After 239 days -- eight months -- Minnesota finally has a second senator.
In a 5-0 ruling Tuesday, the Minnesota Supreme Court affirmed the trial court's decision "that Al Franken received the highest number of votes legally cast and is entitled under (Minnesota law) to receive the certificate of election as United States Senator from the State of Minnesota."
Norm Coleman, who held the post for six years, conceded the race, and Gov. Tim Pawlenty and Secretary of State Mark Ritchie signed the certificate of election Tuesday evening. Sen.-elect Franken is expected to be sworn into office sometime early next week in the U.S. Senate, becoming the Democrats' 60th member.
In that regard, Sen.-elect Franken's victory could become overshadowed by his being No. 60, allowing Democrats -- and President Barack Obama -- to move their agendas through that body without threat of filibuster from Republicans. It will be an historic moment as Democrats will hold significant majorities in the House, the Senate and the White House. It will also be easy to criticize, as if something doesn't work only the Democrats will be to blame.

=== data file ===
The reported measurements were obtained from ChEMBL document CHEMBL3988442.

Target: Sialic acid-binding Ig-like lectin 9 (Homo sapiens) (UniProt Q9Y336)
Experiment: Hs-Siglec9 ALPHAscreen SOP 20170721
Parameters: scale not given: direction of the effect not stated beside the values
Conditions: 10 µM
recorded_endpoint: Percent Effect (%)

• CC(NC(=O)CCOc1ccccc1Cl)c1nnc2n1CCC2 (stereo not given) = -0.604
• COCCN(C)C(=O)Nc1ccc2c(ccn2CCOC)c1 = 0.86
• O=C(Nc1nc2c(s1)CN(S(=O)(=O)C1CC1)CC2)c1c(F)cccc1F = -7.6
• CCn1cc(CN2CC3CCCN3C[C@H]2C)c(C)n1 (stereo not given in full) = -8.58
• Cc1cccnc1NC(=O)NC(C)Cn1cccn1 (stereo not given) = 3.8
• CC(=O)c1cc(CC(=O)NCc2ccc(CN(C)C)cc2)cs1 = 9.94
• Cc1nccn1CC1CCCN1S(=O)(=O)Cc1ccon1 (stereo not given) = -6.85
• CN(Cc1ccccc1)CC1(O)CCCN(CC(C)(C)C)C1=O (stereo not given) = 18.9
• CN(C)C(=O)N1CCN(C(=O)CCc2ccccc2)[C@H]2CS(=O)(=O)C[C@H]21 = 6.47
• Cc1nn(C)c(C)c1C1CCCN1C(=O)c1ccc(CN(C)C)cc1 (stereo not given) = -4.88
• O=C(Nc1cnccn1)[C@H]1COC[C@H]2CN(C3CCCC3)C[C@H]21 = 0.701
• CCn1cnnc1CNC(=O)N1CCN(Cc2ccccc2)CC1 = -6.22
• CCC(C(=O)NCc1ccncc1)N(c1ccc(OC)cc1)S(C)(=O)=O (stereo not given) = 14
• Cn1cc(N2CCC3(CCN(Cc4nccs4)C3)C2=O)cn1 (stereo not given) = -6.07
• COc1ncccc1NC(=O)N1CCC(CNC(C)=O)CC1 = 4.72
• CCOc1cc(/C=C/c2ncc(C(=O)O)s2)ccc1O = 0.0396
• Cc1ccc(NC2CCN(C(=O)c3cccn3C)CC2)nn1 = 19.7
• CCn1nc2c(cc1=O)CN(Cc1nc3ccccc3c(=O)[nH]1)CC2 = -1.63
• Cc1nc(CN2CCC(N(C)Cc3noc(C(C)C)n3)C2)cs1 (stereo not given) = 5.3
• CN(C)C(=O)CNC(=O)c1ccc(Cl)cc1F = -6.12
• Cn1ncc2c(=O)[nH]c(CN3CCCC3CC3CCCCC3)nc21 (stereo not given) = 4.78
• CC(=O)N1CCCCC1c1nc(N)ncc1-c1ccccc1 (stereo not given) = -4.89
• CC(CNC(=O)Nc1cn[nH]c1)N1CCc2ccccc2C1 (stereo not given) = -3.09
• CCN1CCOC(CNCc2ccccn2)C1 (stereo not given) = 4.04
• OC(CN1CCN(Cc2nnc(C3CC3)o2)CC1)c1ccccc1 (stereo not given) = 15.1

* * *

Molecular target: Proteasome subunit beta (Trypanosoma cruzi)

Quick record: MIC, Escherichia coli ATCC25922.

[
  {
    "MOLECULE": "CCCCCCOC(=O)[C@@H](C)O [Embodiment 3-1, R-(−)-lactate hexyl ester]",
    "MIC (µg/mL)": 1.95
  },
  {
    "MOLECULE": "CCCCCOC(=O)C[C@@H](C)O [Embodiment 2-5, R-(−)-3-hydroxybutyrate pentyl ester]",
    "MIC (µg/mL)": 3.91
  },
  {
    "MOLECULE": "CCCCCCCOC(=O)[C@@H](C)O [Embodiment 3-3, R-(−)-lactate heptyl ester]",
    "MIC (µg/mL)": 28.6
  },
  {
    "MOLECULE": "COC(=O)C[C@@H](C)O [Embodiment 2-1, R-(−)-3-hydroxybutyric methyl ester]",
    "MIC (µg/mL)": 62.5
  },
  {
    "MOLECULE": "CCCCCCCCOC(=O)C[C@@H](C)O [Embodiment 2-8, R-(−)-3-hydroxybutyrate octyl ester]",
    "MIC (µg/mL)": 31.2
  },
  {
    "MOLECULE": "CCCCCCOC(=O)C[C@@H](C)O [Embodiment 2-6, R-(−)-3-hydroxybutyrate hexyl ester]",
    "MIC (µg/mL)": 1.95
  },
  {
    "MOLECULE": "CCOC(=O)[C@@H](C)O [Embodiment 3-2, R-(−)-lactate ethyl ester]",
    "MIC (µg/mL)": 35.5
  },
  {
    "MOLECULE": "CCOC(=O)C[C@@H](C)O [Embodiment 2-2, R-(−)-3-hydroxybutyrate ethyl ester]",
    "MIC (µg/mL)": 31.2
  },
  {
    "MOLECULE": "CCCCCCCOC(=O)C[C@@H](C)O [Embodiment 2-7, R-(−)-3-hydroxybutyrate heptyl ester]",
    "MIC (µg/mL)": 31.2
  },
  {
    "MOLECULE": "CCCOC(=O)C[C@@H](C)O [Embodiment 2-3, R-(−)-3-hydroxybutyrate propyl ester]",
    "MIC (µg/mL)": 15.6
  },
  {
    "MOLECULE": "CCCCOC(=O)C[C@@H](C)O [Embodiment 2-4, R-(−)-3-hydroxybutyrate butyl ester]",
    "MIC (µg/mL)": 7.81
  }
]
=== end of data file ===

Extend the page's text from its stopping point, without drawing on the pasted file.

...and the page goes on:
Here in Minnesota, Tuesday's Supreme Court decision should be studied carefully to reveal if legislation is needed to change Minnesota's election system. No time ever before has Minnesota gone so long with only one senator in Washington, and in having such a major statewide race decided by such a razor-thin margin.
The ruling discounts Mr. Coleman's arguments that absentee ballots were handled differently among counties, stated it's belief that the trial court exhibited substantive due process, and that equal protection was exhibited as election officials handling absentee ballots did not know the voter's intent behind sealed envelopes whereas in the 2000 Bush vs. Gore cited election officials handling ballots where the voter's intent was punched out on a card.
There may be lessons to be learned from Coleman vs. Franken, a subject worthy of study probably for years in the hopes Minnesota never sees such a case again.
And, both Sen.-elect Franken and Mr. Coleman in Tuesday gave great thanks to Sen. Amy Klobuchar, Minnesota's lone senator for the first six months of 2009, and her staff for doing ably doing double duty for Minnesota and for Minnesotans.
Now is the time for all Minnesotans to pull together and allow Mr. Franken to set up shop and get to work for all of us. And, of course, for all of us to let him know what we think is best for Minnesota so he knows where he stands.
Come next week, it will be time for Sen. Franken to earn his salary.